"It has been 30 days since this happened and I don't feel like a human," said Gul Makai, 35, a widow who lost her son, Sardar Mohammed, 20, as he prepared to go to market with a wheelbarrow of fruit. "He was the breadwinner for this family and now we have nothing."

Care also said that 12 people died when a wedding party was struck by a bomb last month near the Macroryan housing complex. Witnesses said the actual count was five.

The Taliban claimed two weeks ago that 1,500 Afghan civilians had been killed. Defense Secretary Donald H. Rumsfeld, while expressing regret for civilian deaths, called the Taliban claims "fiction." The British Defense Ministry said no more than 300 died nationwide.

Even when the bombing campaign is over, it may be impossible to get an exact figure of what military officials used to call "collateral damage."

No international agencies kept an independent count because the Taliban would have interpreted such work as gathering military intelligence, said Pascal DuPort, deputy head of the International Committee for the Red Cross in Afghanistan.

"People weren't taking bodies to hospitals or government, but burying them very quickly," he said. "It's very difficult for anyone to know how many died and how many were wounded."

The U.S. bombing campaign was far from perfect. Twice, the Red Cross warehouse was struck - which the Red Cross still cannot comprehend because the site is nowhere near military targets and, the agency contends, there were no armed men hiding under its symbol. The U.S. government apologized for the bombs, which injured one guard.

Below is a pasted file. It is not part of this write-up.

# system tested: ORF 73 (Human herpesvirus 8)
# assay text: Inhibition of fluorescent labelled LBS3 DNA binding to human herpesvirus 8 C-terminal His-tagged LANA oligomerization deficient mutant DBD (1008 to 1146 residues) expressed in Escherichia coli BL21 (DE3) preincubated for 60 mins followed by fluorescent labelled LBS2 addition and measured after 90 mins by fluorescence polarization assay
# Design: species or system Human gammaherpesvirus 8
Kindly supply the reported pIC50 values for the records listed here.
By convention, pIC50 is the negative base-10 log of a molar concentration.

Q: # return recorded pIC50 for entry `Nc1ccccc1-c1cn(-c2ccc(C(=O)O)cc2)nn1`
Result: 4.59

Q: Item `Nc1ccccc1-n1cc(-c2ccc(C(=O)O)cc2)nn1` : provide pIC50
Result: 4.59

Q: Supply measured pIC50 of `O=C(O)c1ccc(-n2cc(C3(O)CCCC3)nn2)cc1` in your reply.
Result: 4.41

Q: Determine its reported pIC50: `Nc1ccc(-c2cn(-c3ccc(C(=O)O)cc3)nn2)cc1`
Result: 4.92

And an unknown number of unexploded bombs still lie around Kabul. In the neighborhood of Ben-e-Hassar, where U.S. bombers hammered Taliban positions, pieces of bomb caromed nearly a mile. A two-foot chunk of one came to rest against the wall of a house, its inch-thick steel casing still holding gray puttylike explosives, which children scooped out and used for starting fires.

"It's dangerous," said Najibullah, 40, a teacher. "Can you get it removed?"

Anger about the stray bombs is suppressed now that the Northern Alliance controls Kabul, but Abdul Mobeen, 36, a shop owner whose leg was injured by shrapnel in the Oct. 19 bomb in Sarai Shamali, said people were hostile toward America at the time.

"Tell your pilots they should hit their targets," Mobeen said Monday as he lay in Wazir Akbar Khan hospital, still recovering from his month-old injuries.

Residents here said the bombs were more accurate in the first week of the air campaign, which began Oct. 7, when the targets - large military bases, the airport, radar and communications installations - were obvious. But as the Taliban sought safety in residential neighborhoods, bombs began to go astray, they said.